Perhaps a more basic definition might be that:

• Probable cause results when the level of evidence rises above that of mere suspicion.

Here are few additional examples to help one better understand probable cause. Compared to other legally accepted levels of suspicion or proof, probable cause is greater than “reasonable suspicion,” but it is:

• much less than proof “beyond a reasonable doubt.”
• much less than “clear and convincing proof.”
• less than a “preponderance of the evidence.”

What Makes a Warrantless Search Legal?

It is true that, at times, police may conduct a search of a vehicle or home without first securing a warrant. There are a few criteria that make that possible, including, but not limited to:

• Illegal items left in plain sight of law enforcement, be they in a vehicle when stopped by police, or in the home when opening the door after officers knock.
Admission of wrongdoing after being observed in an illegal act by police, as well as other pressing circumstances.

Be it guns , drugs or narcotics , or other property seized during a search, it is important to retain an attorney who understands the distinctions of probable cause, and legal searches.

Meet with a Joliet Criminal Defense Attorney

If you believe that law enforcement personnel illegally searched your home, vehicle, or person, it is important to speak with a legal professional who understands the nuances of search warrants. Contact an experienced and knowledgeable Will County defense lawyer to discuss your concerns, as well as any charges you may be facing. The Law Office of Jack L. Zaremba will direct a thorough review of the details to build a strong defense on your behalf.

Illinois Bail Reform Enacted

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Earlier this summer, Illinois Governor Bruce Rauner signed the Bail Reform Act . The new statute, which went into effect immediately after the signing, is said to be an attempt at alleviating overcrowding in county jails, and a form of relief for those unable to afford the bail amount for minor and nonviolent offenses.

Opponents of the old “cash bail” system claim it is unfair, and make the argument that it favors defendants charged with violent crimes who have money over the indigent or destitute who are charged with nonviolent crimes .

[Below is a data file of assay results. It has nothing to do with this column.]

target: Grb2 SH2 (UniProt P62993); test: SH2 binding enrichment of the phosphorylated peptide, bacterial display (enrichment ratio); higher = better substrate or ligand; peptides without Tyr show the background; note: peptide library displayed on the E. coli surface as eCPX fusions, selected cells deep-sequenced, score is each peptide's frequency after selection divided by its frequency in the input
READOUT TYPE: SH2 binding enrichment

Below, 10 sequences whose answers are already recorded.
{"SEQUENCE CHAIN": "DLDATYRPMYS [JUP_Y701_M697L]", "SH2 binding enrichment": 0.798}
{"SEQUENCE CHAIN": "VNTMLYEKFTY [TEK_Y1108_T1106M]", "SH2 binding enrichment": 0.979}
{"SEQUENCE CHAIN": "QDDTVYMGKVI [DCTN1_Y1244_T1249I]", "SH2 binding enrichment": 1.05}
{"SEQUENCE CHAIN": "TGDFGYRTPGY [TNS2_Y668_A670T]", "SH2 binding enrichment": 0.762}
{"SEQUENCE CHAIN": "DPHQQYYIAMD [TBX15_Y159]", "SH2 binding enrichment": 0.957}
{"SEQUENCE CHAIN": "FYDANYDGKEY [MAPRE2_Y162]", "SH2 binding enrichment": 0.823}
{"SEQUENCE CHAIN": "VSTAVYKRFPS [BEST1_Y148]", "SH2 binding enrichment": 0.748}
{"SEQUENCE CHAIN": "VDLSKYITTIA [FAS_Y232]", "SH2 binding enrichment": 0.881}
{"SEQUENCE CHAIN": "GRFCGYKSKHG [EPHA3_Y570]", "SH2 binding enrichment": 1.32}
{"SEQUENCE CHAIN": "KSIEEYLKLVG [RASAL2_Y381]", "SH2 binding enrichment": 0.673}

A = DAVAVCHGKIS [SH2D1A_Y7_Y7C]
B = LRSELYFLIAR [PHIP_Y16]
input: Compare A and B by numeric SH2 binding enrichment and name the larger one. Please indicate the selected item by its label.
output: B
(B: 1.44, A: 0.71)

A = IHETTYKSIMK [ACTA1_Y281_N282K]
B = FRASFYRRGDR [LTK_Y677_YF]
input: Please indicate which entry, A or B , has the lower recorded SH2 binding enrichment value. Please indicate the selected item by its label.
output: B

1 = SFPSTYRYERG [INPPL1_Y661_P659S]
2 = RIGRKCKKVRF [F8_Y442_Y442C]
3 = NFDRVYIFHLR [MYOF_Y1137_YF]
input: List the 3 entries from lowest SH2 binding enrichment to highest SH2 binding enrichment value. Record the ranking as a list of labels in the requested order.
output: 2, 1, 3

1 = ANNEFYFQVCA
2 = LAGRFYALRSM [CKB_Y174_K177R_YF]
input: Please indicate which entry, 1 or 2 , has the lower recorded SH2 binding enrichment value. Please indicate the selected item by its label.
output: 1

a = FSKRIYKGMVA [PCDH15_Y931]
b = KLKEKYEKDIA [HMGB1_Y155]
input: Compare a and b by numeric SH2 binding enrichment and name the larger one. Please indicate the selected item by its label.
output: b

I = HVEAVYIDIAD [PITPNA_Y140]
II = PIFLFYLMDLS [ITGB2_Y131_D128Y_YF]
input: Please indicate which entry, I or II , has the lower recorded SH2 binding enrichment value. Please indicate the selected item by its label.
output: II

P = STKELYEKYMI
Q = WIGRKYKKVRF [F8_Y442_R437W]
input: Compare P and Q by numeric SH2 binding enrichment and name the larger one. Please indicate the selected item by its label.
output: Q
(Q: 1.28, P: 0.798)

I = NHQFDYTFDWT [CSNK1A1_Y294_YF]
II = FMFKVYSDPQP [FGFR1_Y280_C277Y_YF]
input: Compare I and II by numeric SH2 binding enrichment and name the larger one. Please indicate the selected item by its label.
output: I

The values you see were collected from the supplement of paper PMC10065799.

What the New Law Changes

Previously, when charged with a crime, a defendant who was ordered held in lieu of bail was held in the county jail until they paid at least 10 percent of the bail amount. Those who could not afford the amount would remain in custody throughout their trial or until the matter was resolved. The Bail Reform Act considers the following :

• Cash bail is no longer required for those charged with a nonviolent misdemeanor crime or low-level felony, such as prostitution, driving under the influence , drug possession or theft .
• Rather than cash bail, a judge can order an alternative, such as electronic home monitoring, curfew, drug counseling, stay away orders, or in-person reporting.
• Defendants in custody can request a bail review hearing and receive credit for time served.
• Rather than focus on a defendant’s ability to pay their bail, the “promise to appear” system places a greater emphasis on whether or not one poses a threat to public safety, or their failure to appear for future court dates.

The legislation was heralded as a major step toward bipartisan cooperation by Illinois lawmakers.

Some Dissatisfaction with the Change

This new law is expected to alleviate some of the overcrowding in jails, but it did not go far enough for some in the law enforcement community. Although he campaigned for an alternative to the cash bail system, Cook County Sheriff Tom Dart expressed dismay that the statute did not include provisions that made it more difficult for violent offenders who could afford bail to get released from custody.

Speak with a Will County Defense Lawyer who Understands the Justice System

When you are facing criminal charges or appearing for a bail hearing, or if you need legal advice about a pending case, it is important to retain a qualified and experienced Illinois criminal defense attorney . Contact the Law Office of Jack L. Zaremba to obtain the assistance of a lawyer who will conduct a meticulous review of all the facts of your case, and build a strong and reliable defense strategy.